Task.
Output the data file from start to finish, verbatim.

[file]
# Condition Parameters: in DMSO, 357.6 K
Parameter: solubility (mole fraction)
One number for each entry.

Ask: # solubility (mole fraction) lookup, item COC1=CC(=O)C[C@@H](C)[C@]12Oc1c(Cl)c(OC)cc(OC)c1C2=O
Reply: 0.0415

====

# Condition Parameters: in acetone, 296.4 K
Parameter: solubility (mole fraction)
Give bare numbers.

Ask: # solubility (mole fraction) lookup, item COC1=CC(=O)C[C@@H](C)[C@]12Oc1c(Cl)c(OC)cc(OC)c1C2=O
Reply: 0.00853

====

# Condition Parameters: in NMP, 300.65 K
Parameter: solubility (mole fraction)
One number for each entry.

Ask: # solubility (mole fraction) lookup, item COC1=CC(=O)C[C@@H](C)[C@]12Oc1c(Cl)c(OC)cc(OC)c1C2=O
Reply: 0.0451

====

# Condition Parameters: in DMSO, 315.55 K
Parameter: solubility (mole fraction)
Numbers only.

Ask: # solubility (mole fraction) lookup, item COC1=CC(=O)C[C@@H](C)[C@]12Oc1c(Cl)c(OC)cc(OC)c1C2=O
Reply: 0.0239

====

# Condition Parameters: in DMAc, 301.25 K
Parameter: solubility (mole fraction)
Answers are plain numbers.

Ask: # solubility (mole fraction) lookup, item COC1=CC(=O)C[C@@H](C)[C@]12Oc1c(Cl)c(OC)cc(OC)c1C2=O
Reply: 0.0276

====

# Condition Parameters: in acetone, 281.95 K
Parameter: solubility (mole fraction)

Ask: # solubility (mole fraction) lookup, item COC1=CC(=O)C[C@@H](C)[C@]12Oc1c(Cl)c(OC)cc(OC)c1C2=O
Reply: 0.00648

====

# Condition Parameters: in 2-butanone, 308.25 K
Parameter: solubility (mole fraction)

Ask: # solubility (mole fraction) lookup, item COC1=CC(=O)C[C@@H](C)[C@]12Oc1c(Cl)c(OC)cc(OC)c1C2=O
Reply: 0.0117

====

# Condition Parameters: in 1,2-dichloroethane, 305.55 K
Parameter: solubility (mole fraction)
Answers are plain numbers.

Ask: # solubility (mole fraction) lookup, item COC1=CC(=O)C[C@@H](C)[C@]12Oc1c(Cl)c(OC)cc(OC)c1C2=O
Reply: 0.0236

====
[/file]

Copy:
# Condition Parameters: in DMSO, 357.6 K
Parameter: solubility (mole fraction)
One number for each entry.

Ask: # solubility (mole fraction) lookup, item COC1=CC(=O)C[C@@H](C)[C@]12Oc1c(Cl)c(OC)cc(OC)c1C2=O
Reply: 0.0415

====

# Condition Parameters: in acetone, 296.4 K
Parameter: solubility (mole fraction)
Give bare numbers.

Ask: # solubility (mole fraction) lookup, item COC1=CC(=O)C[C@@H](C)[C@]12Oc1c(Cl)c(OC)cc(OC)c1C2=O
Reply: 0.00853

====

# Condition Parameters: in NMP, 300.65 K
Parameter: solubility (mole fraction)
One number for each entry.

Ask: # solubility (mole fraction) lookup, item COC1=CC(=O)C[C@@H](C)[C@]12Oc1c(Cl)c(OC)cc(OC)c1C2=O
Reply: 0.0451

====

# Condition Parameters: in DMSO, 315.55 K
Parameter: solubility (mole fraction)
Numbers only.

Ask: # solubility (mole fraction) lookup, item COC1=CC(=O)C[C@@H](C)[C@]12Oc1c(Cl)c(OC)cc(OC)c1C2=O
Reply: 0.0239

====

# Condition Parameters: in DMAc, 301.25 K
Parameter: solubility (mole fraction)
Answers are plain numbers.

Ask: # solubility (mole fraction) lookup, item COC1=CC(=O)C[C@@H](C)[C@]12Oc1c(Cl)c(OC)cc(OC)c1C2=O
Reply: 0.0276

====

# Condition Parameters: in acetone, 281.95 K
Parameter: solubility (mole fraction)

Ask: # solubility (mole fraction) lookup, item COC1=CC(=O)C[C@@H](C)[C@]12Oc1c(Cl)c(OC)cc(OC)c1C2=O
Reply: 0.00648

====

# Condition Parameters: in 2-butanone, 308.25 K
Parameter: solubility (mole fraction)

Ask: # solubility (mole fraction) lookup, item COC1=CC(=O)C[C@@H](C)[C@]12Oc1c(Cl)c(OC)cc(OC)c1C2=O
Reply: 0.0117

====

# Condition Parameters: in 1,2-dichloroethane, 305.55 K
Parameter: solubility (mole fraction)
Answers are plain numbers.

Ask: # solubility (mole fraction) lookup, item COC1=CC(=O)C[C@@H](C)[C@]12Oc1c(Cl)c(OC)cc(OC)c1C2=O
Reply: 0.0236

====